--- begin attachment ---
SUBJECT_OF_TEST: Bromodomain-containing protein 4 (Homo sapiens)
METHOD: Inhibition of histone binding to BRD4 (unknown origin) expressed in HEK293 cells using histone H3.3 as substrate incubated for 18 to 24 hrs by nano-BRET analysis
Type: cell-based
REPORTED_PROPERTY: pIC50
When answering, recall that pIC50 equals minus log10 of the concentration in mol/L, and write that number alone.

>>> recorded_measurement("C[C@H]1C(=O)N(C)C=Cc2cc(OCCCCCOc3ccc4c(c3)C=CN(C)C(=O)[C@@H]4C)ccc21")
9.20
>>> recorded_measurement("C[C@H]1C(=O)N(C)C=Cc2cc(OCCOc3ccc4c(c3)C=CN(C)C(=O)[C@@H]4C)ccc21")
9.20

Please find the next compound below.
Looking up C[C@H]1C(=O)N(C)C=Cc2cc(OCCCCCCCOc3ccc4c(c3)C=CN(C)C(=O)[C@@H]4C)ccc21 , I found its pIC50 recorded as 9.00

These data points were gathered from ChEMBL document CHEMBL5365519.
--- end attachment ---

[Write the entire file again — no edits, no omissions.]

SUBJECT_OF_TEST: Bromodomain-containing protein 4 (Homo sapiens)
METHOD: Inhibition of histone binding to BRD4 (unknown origin) expressed in HEK293 cells using histone H3.3 as substrate incubated for 18 to 24 hrs by nano-BRET analysis
Type: cell-based
REPORTED_PROPERTY: pIC50
When answering, recall that pIC50 equals minus log10 of the concentration in mol/L, and write that number alone.

>>> recorded_measurement("C[C@H]1C(=O)N(C)C=Cc2cc(OCCCCCOc3ccc4c(c3)C=CN(C)C(=O)[C@@H]4C)ccc21")
9.20
>>> recorded_measurement("C[C@H]1C(=O)N(C)C=Cc2cc(OCCOc3ccc4c(c3)C=CN(C)C(=O)[C@@H]4C)ccc21")
9.20

Please find the next compound below.
Looking up C[C@H]1C(=O)N(C)C=Cc2cc(OCCCCCCCOc3ccc4c(c3)C=CN(C)C(=O)[C@@H]4C)ccc21 , I found its pIC50 recorded as 9.00

These data points were gathered from ChEMBL document CHEMBL5365519.